Questions Emerge About Emergency Response Time In Aurora


Many questions still surround last week's tragedy in Aurora, not least being whether more lives could have been saved.

As police officers pleaded for all available medics to converge on the scene, 11 News has learned that a two-man ambulance crew and their vehicle were idling just a few miles away.

This crew, from the Cunningham Fire Protection District, was not called to the scene until 21 minutes into the shooting's chaotic aftermath.

Other nearby crews were dispatched even later: Denver Health Paramedics, who had two ambulances stationed eight minutes from the scene, was reportedly called three minutes after Cunningham was notified. West Metro Fire Rescue was received a call a full 15 minutes after Cunningham was requested, 36 minutes after the shooting.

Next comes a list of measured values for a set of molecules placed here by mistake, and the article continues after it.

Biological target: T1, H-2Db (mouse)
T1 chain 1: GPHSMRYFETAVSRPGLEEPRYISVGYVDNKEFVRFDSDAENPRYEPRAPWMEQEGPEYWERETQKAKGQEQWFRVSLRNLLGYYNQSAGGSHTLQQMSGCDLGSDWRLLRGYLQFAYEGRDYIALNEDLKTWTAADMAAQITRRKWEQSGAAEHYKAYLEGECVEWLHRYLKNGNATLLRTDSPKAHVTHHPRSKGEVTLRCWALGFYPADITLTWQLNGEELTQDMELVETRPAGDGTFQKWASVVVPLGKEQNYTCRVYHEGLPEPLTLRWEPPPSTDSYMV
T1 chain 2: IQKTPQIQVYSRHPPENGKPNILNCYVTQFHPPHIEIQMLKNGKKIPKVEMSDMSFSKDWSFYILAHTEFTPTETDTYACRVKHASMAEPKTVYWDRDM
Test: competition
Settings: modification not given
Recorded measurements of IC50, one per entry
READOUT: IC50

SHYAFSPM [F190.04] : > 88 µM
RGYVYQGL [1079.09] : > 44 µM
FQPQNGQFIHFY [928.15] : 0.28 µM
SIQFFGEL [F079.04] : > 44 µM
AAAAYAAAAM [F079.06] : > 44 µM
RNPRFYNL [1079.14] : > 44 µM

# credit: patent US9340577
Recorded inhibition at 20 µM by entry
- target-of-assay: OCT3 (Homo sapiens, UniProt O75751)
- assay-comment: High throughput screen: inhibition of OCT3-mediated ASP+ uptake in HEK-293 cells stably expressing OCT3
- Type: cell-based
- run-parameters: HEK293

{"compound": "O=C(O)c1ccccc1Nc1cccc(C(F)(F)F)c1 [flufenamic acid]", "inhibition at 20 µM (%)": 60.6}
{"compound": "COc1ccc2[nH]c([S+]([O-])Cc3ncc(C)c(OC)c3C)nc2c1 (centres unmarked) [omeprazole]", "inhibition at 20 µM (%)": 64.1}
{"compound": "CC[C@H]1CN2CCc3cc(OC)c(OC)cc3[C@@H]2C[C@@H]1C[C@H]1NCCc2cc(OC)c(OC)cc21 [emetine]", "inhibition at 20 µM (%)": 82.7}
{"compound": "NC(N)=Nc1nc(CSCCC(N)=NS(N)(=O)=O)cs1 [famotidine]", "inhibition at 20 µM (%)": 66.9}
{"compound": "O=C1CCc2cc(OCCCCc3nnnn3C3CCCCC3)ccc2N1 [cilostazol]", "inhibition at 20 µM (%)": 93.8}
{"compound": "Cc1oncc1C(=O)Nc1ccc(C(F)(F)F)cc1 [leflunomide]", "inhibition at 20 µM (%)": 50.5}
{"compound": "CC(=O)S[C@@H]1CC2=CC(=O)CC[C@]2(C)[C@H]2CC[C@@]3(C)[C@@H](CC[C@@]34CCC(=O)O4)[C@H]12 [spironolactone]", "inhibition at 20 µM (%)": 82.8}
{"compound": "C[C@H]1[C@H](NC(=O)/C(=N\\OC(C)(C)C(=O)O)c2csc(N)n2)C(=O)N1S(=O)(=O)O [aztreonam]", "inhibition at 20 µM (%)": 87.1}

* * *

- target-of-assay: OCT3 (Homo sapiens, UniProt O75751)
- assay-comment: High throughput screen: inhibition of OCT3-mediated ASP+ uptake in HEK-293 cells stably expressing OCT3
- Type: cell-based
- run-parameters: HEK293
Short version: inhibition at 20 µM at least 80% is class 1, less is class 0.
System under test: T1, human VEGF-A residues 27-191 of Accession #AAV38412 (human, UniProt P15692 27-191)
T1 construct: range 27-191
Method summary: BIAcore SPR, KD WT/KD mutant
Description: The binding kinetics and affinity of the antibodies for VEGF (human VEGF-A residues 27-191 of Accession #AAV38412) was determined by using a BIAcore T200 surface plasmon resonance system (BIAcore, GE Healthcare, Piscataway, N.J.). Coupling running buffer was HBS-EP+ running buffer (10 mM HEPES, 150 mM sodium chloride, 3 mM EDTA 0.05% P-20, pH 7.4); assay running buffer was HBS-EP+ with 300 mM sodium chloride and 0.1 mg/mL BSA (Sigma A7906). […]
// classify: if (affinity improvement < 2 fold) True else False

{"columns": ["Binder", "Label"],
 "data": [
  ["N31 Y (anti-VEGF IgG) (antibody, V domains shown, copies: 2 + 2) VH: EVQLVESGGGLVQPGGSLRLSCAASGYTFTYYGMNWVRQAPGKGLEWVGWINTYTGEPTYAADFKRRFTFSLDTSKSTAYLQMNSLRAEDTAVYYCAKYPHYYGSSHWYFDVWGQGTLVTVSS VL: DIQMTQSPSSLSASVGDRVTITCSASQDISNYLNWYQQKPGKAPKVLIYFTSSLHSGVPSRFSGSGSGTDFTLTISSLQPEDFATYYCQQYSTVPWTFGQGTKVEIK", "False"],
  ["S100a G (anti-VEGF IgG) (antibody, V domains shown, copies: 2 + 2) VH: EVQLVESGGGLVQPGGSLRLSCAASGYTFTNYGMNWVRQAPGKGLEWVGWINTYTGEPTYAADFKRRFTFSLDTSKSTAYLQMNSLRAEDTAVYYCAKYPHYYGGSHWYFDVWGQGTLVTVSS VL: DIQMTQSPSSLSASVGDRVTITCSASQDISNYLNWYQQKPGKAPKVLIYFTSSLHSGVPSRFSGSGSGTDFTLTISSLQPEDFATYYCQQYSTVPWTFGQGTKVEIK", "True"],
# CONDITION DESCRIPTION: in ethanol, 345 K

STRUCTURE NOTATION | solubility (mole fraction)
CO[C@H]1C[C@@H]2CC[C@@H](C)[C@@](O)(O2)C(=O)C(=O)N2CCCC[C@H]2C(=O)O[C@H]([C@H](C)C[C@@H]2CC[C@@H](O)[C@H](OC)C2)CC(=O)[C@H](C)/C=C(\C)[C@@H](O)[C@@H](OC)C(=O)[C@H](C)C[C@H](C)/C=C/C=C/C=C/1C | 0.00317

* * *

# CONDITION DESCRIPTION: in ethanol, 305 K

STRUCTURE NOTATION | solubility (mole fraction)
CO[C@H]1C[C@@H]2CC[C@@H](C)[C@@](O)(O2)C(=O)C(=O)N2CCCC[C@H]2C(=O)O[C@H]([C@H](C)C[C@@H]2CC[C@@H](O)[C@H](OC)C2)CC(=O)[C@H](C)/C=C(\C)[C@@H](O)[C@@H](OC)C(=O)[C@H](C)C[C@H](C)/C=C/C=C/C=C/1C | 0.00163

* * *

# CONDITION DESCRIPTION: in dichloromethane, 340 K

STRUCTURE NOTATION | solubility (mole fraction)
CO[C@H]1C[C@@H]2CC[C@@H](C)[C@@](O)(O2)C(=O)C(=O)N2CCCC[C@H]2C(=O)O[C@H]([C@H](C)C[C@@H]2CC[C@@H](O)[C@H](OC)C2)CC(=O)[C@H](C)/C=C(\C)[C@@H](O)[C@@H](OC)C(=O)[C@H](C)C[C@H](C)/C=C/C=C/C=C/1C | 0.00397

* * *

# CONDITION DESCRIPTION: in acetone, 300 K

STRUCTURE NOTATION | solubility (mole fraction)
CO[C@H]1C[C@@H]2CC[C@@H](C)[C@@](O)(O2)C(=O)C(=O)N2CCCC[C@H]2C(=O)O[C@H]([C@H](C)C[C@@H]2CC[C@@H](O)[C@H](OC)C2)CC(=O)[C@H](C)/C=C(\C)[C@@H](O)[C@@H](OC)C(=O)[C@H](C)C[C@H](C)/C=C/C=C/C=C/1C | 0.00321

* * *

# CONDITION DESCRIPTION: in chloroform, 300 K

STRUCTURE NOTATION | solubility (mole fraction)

Radio traffic shows emergency personnel struggled to grasp both the scope of the tragedy and mobilize a response. Four ambulances arrived within the first 10 minutes, but the need for more was so dire that roughly 11 minutes in, an officer said he was going to take a victim in his personal car.

Twenty-seven minutes in, officers were still using patrol cars as makeshift ambulances, and pleading for more medical personnel to respond.

Even for medical personnel that did arrive immediately, radio traffic indicates that it took 24 minutes before medical teams were allowed inside, where 10 people lay gravely wounded.

It's not clear whether a faster response would have saved more lives, but as with any event of this scale, there will always be lingering questions over what more could have been done.

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